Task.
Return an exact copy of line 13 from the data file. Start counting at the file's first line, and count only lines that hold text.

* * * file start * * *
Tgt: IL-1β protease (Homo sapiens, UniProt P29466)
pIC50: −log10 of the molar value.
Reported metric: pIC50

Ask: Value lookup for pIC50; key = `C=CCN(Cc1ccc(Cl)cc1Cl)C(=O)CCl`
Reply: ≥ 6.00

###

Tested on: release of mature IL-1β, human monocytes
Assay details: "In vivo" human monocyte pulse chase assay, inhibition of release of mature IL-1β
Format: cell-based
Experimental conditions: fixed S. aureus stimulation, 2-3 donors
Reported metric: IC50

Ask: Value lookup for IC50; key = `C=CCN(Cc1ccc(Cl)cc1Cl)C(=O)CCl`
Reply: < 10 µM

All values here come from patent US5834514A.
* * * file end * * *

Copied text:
Reply: < 10 µM